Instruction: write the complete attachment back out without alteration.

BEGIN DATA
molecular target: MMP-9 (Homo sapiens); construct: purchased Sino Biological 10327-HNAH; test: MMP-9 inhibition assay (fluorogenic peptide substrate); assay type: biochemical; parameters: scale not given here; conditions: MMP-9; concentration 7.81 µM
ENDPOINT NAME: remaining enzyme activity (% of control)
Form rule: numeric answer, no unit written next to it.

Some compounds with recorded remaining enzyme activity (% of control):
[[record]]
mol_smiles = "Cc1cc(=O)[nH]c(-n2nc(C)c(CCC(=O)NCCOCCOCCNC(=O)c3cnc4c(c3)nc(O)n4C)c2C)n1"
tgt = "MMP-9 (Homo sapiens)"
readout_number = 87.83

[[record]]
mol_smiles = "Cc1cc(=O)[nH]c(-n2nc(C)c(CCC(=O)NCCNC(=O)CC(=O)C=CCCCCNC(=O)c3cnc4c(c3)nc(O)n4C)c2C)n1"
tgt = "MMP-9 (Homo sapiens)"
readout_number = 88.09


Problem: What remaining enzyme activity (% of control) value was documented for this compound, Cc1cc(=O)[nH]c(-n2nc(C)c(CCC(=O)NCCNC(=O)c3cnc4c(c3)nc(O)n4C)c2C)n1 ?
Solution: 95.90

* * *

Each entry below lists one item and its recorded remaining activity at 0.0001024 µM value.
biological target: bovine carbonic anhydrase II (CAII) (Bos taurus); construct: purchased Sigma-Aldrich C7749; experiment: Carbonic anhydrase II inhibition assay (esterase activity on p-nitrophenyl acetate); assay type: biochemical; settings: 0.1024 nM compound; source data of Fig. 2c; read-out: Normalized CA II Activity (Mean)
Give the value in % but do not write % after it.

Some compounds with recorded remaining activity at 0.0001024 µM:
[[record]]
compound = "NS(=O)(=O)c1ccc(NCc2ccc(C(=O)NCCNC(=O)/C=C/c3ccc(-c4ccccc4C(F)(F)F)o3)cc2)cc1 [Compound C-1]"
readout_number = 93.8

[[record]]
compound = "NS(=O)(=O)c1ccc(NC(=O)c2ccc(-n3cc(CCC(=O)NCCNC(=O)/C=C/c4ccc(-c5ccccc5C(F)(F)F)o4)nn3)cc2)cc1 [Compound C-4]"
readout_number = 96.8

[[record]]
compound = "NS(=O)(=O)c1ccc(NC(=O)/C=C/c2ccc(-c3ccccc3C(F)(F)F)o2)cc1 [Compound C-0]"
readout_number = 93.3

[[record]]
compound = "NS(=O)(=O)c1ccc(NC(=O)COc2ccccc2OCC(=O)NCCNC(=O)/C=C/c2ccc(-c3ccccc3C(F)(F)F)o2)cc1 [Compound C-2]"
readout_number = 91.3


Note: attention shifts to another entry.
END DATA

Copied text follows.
molecular target: MMP-9 (Homo sapiens); construct: purchased Sino Biological 10327-HNAH; test: MMP-9 inhibition assay (fluorogenic peptide substrate); assay type: biochemical; parameters: scale not given here; conditions: MMP-9; concentration 7.81 µM
ENDPOINT NAME: remaining enzyme activity (% of control)
Form rule: numeric answer, no unit written next to it.

Some compounds with recorded remaining enzyme activity (% of control):
[[record]]
mol_smiles = "Cc1cc(=O)[nH]c(-n2nc(C)c(CCC(=O)NCCOCCOCCNC(=O)c3cnc4c(c3)nc(O)n4C)c2C)n1"
tgt = "MMP-9 (Homo sapiens)"
readout_number = 87.83

[[record]]
mol_smiles = "Cc1cc(=O)[nH]c(-n2nc(C)c(CCC(=O)NCCNC(=O)CC(=O)C=CCCCCNC(=O)c3cnc4c(c3)nc(O)n4C)c2C)n1"
tgt = "MMP-9 (Homo sapiens)"
readout_number = 88.09


Problem: What remaining enzyme activity (% of control) value was documented for this compound, Cc1cc(=O)[nH]c(-n2nc(C)c(CCC(=O)NCCNC(=O)c3cnc4c(c3)nc(O)n4C)c2C)n1 ?
Solution: 95.90

* * *

Each entry below lists one item and its recorded remaining activity at 0.0001024 µM value.
biological target: bovine carbonic anhydrase II (CAII) (Bos taurus); construct: purchased Sigma-Aldrich C7749; experiment: Carbonic anhydrase II inhibition assay (esterase activity on p-nitrophenyl acetate); assay type: biochemical; settings: 0.1024 nM compound; source data of Fig. 2c; read-out: Normalized CA II Activity (Mean)
Give the value in % but do not write % after it.

Some compounds with recorded remaining activity at 0.0001024 µM:
[[record]]
compound = "NS(=O)(=O)c1ccc(NCc2ccc(C(=O)NCCNC(=O)/C=C/c3ccc(-c4ccccc4C(F)(F)F)o3)cc2)cc1 [Compound C-1]"
readout_number = 93.8

[[record]]
compound = "NS(=O)(=O)c1ccc(NC(=O)c2ccc(-n3cc(CCC(=O)NCCNC(=O)/C=C/c4ccc(-c5ccccc5C(F)(F)F)o4)nn3)cc2)cc1 [Compound C-4]"
readout_number = 96.8

[[record]]
compound = "NS(=O)(=O)c1ccc(NC(=O)/C=C/c2ccc(-c3ccccc3C(F)(F)F)o2)cc1 [Compound C-0]"
readout_number = 93.3

[[record]]
compound = "NS(=O)(=O)c1ccc(NC(=O)COc2ccccc2OCC(=O)NCCNC(=O)/C=C/c2ccc(-c3ccccc3C(F)(F)F)o2)cc1 [Compound C-2]"
readout_number = 91.3


Note: attention shifts to another entry.